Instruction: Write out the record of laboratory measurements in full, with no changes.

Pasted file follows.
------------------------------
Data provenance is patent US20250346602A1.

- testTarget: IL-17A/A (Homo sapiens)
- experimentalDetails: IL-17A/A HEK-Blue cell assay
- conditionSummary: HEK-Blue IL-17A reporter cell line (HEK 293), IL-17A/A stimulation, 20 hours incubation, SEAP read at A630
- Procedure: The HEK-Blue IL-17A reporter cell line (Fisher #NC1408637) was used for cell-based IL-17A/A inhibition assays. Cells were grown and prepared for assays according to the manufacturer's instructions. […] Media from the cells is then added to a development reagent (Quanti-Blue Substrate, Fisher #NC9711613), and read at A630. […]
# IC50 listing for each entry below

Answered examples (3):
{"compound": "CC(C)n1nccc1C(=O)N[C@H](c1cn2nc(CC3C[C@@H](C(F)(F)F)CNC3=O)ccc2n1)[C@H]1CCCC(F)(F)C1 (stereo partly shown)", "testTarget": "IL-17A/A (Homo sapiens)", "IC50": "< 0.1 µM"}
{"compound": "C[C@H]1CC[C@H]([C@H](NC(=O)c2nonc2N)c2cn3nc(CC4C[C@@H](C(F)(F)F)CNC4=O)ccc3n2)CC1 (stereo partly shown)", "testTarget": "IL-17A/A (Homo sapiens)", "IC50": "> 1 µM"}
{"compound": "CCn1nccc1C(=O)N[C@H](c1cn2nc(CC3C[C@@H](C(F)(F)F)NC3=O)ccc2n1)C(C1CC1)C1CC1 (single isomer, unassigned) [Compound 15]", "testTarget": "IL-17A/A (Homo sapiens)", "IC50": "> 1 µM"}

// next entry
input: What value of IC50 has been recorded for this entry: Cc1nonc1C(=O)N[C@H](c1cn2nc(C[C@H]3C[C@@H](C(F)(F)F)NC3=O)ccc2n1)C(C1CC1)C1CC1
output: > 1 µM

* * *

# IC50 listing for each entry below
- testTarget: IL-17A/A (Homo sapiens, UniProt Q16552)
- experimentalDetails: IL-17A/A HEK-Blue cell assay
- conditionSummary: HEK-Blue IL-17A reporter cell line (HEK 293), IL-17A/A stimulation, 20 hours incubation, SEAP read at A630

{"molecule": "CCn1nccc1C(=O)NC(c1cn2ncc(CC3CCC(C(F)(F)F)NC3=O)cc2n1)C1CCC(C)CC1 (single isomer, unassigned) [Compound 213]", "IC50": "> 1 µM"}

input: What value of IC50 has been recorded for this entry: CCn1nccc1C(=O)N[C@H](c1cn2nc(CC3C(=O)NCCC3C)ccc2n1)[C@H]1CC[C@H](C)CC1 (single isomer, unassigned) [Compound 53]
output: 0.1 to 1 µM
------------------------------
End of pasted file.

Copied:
Data provenance is patent US20250346602A1.

- testTarget: IL-17A/A (Homo sapiens)
- experimentalDetails: IL-17A/A HEK-Blue cell assay
- conditionSummary: HEK-Blue IL-17A reporter cell line (HEK 293), IL-17A/A stimulation, 20 hours incubation, SEAP read at A630
- Procedure: The HEK-Blue IL-17A reporter cell line (Fisher #NC1408637) was used for cell-based IL-17A/A inhibition assays. Cells were grown and prepared for assays according to the manufacturer's instructions. […] Media from the cells is then added to a development reagent (Quanti-Blue Substrate, Fisher #NC9711613), and read at A630. […]
# IC50 listing for each entry below

Answered examples (3):
{"compound": "CC(C)n1nccc1C(=O)N[C@H](c1cn2nc(CC3C[C@@H](C(F)(F)F)CNC3=O)ccc2n1)[C@H]1CCCC(F)(F)C1 (stereo partly shown)", "testTarget": "IL-17A/A (Homo sapiens)", "IC50": "< 0.1 µM"}
{"compound": "C[C@H]1CC[C@H]([C@H](NC(=O)c2nonc2N)c2cn3nc(CC4C[C@@H](C(F)(F)F)CNC4=O)ccc3n2)CC1 (stereo partly shown)", "testTarget": "IL-17A/A (Homo sapiens)", "IC50": "> 1 µM"}
{"compound": "CCn1nccc1C(=O)N[C@H](c1cn2nc(CC3C[C@@H](C(F)(F)F)NC3=O)ccc2n1)C(C1CC1)C1CC1 (single isomer, unassigned) [Compound 15]", "testTarget": "IL-17A/A (Homo sapiens)", "IC50": "> 1 µM"}

// next entry
input: What value of IC50 has been recorded for this entry: Cc1nonc1C(=O)N[C@H](c1cn2nc(C[C@H]3C[C@@H](C(F)(F)F)NC3=O)ccc2n1)C(C1CC1)C1CC1
output: > 1 µM

* * *

# IC50 listing for each entry below
- testTarget: IL-17A/A (Homo sapiens, UniProt Q16552)
- experimentalDetails: IL-17A/A HEK-Blue cell assay
- conditionSummary: HEK-Blue IL-17A reporter cell line (HEK 293), IL-17A/A stimulation, 20 hours incubation, SEAP read at A630

{"molecule": "CCn1nccc1C(=O)NC(c1cn2ncc(CC3CCC(C(F)(F)F)NC3=O)cc2n1)C1CCC(C)CC1 (single isomer, unassigned) [Compound 213]", "IC50": "> 1 µM"}

input: What value of IC50 has been recorded for this entry: CCn1nccc1C(=O)N[C@H](c1cn2nc(CC3C(=O)NCCC3C)ccc2n1)[C@H]1CC[C@H](C)CC1 (single isomer, unassigned) [Compound 53]
output: 0.1 to 1 µM